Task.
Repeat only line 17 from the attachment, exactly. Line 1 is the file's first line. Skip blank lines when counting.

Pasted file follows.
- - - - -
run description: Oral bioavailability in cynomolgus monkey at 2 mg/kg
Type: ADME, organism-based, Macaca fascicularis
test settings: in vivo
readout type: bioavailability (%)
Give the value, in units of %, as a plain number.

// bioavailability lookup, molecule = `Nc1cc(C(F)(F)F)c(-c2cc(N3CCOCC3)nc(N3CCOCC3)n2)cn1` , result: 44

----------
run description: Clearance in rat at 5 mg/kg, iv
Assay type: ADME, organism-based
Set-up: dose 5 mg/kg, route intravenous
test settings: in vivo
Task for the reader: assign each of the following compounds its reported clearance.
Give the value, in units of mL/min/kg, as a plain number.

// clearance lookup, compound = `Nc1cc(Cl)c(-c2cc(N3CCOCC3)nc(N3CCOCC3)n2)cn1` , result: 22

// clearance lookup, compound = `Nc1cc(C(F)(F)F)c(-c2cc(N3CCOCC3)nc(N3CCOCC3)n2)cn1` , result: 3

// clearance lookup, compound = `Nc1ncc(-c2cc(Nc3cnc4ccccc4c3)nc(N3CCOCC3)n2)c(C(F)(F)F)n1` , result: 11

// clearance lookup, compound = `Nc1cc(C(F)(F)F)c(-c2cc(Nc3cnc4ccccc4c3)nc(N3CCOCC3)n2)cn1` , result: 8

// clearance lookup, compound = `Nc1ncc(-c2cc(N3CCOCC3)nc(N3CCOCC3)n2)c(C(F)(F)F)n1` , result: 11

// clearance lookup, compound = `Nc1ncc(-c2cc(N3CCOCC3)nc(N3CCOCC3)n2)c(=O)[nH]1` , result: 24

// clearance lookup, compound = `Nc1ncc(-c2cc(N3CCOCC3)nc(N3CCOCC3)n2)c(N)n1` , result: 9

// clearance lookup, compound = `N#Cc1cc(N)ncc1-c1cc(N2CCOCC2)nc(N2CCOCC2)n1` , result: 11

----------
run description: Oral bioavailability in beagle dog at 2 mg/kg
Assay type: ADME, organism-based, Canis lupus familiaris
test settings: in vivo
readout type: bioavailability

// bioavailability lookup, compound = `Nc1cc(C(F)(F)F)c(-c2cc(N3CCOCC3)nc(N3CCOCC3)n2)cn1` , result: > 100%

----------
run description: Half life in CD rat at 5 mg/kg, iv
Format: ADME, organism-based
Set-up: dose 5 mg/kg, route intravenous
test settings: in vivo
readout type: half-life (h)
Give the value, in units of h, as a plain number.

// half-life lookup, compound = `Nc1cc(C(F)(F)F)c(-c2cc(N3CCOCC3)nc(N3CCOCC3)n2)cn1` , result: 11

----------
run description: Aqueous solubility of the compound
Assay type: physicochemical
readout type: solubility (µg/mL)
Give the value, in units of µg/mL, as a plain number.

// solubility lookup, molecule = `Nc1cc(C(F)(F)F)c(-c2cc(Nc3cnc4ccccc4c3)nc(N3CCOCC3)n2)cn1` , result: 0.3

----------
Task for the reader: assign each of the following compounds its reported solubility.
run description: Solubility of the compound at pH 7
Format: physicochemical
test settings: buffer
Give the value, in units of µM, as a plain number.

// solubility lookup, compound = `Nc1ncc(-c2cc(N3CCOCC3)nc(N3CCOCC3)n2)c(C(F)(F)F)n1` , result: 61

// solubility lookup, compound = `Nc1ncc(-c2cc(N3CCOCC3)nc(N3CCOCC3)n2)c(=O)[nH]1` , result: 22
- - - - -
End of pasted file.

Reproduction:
// clearance lookup, compound = `Nc1cc(C(F)(F)F)c(-c2cc(Nc3cnc4ccccc4c3)nc(N3CCOCC3)n2)cn1` , result: 8